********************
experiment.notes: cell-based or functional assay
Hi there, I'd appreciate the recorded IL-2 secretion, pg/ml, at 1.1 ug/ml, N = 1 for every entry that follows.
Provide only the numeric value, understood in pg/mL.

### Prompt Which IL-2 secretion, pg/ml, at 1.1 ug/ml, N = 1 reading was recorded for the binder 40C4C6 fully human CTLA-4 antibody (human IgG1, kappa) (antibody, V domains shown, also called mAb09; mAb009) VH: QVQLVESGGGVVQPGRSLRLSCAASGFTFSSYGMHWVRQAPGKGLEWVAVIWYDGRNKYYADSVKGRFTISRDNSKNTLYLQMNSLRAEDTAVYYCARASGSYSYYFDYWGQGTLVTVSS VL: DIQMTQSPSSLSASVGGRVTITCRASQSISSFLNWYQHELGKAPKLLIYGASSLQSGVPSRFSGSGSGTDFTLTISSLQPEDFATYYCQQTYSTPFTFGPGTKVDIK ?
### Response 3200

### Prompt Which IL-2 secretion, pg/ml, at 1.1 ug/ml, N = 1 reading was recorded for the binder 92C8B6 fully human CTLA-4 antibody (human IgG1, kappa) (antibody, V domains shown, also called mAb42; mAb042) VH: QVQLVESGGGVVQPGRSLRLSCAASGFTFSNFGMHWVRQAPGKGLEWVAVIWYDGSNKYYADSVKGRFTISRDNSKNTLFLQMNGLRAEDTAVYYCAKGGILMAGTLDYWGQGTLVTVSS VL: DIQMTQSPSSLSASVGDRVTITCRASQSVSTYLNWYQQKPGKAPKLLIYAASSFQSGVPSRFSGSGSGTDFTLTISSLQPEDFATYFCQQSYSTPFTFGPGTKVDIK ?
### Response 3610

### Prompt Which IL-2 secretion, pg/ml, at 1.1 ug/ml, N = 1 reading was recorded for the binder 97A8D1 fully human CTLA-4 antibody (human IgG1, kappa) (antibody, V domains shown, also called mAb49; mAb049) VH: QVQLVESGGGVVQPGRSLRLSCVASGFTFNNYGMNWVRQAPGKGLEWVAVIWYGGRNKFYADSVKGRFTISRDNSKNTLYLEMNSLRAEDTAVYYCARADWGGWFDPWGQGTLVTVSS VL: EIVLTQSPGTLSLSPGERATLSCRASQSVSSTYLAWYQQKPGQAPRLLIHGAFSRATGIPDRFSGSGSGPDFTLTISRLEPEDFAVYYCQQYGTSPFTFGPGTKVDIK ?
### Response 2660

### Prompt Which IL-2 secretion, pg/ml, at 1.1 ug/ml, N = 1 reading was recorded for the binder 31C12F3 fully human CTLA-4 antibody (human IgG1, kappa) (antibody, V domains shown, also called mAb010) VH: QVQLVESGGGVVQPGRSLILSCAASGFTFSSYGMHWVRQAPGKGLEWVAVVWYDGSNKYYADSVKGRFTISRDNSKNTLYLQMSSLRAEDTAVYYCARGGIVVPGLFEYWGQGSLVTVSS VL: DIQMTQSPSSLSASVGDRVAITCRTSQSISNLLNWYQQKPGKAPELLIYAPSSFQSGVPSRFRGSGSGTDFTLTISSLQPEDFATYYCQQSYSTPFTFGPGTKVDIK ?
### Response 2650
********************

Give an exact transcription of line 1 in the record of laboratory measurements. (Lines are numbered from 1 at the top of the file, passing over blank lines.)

experiment.notes: cell-based or functional assay